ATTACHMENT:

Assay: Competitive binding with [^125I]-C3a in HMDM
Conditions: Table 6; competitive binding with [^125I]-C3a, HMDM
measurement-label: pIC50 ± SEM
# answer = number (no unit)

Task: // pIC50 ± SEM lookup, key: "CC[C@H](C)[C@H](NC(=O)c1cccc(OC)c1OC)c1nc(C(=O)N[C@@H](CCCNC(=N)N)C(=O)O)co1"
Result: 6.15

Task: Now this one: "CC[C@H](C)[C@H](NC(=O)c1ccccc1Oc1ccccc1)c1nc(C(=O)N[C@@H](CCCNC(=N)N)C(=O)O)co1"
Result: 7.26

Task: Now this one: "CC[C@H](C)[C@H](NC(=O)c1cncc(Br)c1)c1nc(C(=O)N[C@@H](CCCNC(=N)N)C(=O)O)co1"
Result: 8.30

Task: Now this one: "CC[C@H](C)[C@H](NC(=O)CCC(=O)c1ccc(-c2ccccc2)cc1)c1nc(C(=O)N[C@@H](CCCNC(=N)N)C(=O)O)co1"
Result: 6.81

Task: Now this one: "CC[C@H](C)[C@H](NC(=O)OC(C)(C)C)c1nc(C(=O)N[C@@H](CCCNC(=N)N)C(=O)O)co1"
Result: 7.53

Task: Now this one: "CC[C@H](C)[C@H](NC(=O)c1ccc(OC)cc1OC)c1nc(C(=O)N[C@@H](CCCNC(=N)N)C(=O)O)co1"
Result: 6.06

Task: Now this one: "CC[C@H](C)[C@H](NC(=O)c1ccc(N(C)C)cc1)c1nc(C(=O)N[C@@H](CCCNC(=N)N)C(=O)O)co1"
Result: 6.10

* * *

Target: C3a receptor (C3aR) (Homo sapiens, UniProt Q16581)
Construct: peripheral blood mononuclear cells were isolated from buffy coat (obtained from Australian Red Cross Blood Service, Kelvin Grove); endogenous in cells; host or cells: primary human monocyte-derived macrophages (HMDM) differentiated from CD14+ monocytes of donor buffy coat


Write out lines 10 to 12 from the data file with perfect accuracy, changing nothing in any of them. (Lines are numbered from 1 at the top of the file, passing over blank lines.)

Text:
Result: 8.30

Task: Now this one: "CC[C@H](C)[C@H](NC(=O)CCC(=O)c1ccc(-c2ccccc2)cc1)c1nc(C(=O)N[C@@H](CCCNC(=N)N)C(=O)O)co1"
Result: 6.81